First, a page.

| May Moon Over Malabar
By Charles E.J. Moulton
I used to be a bastard.
Soon, I will become the beast.
Over killed with cigarette-smoke and beaten up by lunacy, I have trouble holding the pen long enough to write a
complete sentence. Sweatdrops disappear onto the ink, smearing my writing, making the letters blend together in a
The ebb and tide of my spirit pregnant with emotion, it keeps the beast in me alive. When the lunar enemy I call
my friend appears, I will scream. My fountain pen drips. My lecherous body trembles.
The moon waits for me. When I scream, the echoes will reverberate eternally. That flawless silver disc in the sky
performs an odd waltz in the universe, blessing me with dancing rays of lucid brilliance. Waiting. Dusk is slowly
approaching and the sun sets like a golden ball of ethylic flora inside a jar of death, trapped by the moon.
I must write fast before I change, hoping that when glory is here, someone will find these papers and make the
I used to be a writer.
I don’t know who to pray to anymore, but I am afraid.
For the first time, I am really afraid.
As I sit here by the window in my small flat on Borough’s Street 15, the sun sets.
I was born in one of these towns, near Key West in Florida. The town I now call home is far from where I was
brought up. It is probably a town you never heard of. It has four hundred inhabitants and this town, Midlandsville,
Louisiana, is quite similar to it.
Five years ago, I broke all connections with my family. My girlfriend took such a huge place in the lives of my
parents that I became unimportant. The battle occurred in my girlfriend’s presence.
I researched the murder case of a young man who had killed his mother with an axe in Midlandsville. I begged the
Haroldford Gazette to send me there as a correspondent. My boss knew the editor and gave me a chance to get
out. I dunno. Drama was always my thing, but I wanted to write about it and not experience it myself. My family hated
me and my father would certainly see to the fact that I never touched my ex-girlfriend again. She had became their
daughter and I was now an ex-son. So, I wanted out.
The local Louisiana paper covered five or six villages.
They cooperated gladly and offered me an apartment.
So in May of 1976, I arrived in Louisiana. I now lived in a small flat overlooking the Mississippi river meandering
into a small forest. Nice place enough to have me sigh between smokes, so I turned up at the office every day and
sent my stuff to Florida so that both magazines could publish my stuff. Every day, I presented another interview with
some local that had worked with the man that was now serving a life sentence in the local penitentiary.
I interviewed women with sad faces and school kids with cool faces and fathers with long faces.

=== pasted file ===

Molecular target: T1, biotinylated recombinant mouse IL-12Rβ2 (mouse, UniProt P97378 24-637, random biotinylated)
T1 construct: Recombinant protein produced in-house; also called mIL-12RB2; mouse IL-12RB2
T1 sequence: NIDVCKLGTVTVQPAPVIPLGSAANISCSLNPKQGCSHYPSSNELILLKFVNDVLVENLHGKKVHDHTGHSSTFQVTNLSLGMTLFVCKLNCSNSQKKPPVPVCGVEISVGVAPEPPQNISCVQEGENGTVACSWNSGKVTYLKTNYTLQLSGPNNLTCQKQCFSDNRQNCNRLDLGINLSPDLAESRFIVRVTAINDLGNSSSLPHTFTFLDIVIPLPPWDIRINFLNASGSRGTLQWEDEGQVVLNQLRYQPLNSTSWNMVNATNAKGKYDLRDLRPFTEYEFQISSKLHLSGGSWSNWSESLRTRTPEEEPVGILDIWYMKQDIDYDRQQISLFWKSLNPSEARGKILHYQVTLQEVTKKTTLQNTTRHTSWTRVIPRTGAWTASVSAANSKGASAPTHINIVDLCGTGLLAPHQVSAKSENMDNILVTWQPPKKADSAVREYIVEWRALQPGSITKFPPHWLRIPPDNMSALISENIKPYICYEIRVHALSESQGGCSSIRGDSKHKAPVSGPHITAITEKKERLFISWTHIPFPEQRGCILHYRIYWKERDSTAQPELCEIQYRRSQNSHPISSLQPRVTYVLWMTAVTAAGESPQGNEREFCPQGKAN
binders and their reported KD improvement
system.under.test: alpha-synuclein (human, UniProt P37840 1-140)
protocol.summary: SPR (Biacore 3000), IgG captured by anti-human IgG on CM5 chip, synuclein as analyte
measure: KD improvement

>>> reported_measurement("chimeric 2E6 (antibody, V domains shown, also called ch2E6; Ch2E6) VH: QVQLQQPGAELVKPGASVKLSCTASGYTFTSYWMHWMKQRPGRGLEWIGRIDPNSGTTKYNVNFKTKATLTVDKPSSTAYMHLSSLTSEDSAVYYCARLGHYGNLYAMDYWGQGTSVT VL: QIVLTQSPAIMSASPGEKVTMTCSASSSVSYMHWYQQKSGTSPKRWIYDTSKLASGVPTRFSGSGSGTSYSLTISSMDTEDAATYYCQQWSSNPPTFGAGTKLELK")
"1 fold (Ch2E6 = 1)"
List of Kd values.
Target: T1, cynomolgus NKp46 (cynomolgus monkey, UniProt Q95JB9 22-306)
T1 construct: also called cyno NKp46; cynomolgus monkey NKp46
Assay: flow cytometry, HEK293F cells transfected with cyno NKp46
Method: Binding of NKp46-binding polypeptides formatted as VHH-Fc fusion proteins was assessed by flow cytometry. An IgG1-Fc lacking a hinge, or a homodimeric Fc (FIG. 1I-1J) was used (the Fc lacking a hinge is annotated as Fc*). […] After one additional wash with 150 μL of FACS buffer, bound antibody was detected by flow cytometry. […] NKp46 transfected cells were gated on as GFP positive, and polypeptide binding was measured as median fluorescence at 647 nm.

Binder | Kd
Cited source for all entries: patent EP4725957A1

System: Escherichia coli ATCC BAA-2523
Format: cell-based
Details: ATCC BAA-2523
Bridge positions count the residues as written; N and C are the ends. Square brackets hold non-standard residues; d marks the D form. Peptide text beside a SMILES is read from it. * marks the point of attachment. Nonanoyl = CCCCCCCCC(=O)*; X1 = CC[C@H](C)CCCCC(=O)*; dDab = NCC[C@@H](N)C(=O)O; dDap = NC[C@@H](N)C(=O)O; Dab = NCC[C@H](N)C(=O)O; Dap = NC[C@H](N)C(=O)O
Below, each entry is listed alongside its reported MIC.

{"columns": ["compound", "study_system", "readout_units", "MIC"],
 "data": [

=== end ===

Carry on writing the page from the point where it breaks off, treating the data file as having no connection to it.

I became a local myself, got to know the people. They got to know me and I received more respect than I had
ever received in Haroldsford. Two magazines paid me. I now had more money and got laid almost every night. A
At least until I met the town drunk, a man named Randolph Jones.
Hanging out in the pub next to my town office gave me a chance or two to fondle a chick I didn’t know the name
of. Her blouse had just lost a button when he turned up. I hated the guy, but still listened to what he had to say.
After a few beers, secrets began to spill out and the topic of conversation meandered, like the river would into a
swamp, upon werewolves. My chick shifted her position, sighed, sniffed, eyed heavenward and groaned. All the
time, I kept wanting Randolph to piss off.
“To the locals the word werewolf is blasphemy,” Randolph cried, “but I have never been a man of choosing
words. He is the Swamp-Fiend. We call him The Night-Creature. That is what is he is. He is a creature of the moon
with his origins way back in time.”
I laughed, but Randolph persisted.
“Laddie, it is the kind of story mothers tell their sons to scare them into bed and to keep their feet tucked in under
the covers when they sleep. No one believes in the truth of these stories, or at least they say they don’t. Unless you
look into their scared eyes or unless these things happen to you – then you never believe in the tales. And you feel
your animal jump out with a terrible yelp. It has a bulky maw and eats small animals. It also eats big animals – like
you and me.”
The broad I planned to jazz slowly inspected other areas.
“Look, man,” I spat, “my lady friend and I need some privacy. So scram.”
“Let me tell you this, stranger,” he spat. “You’re a newcomer. That gives you a fantastic position. You are neutral.
Listen to me. Beware the moon.”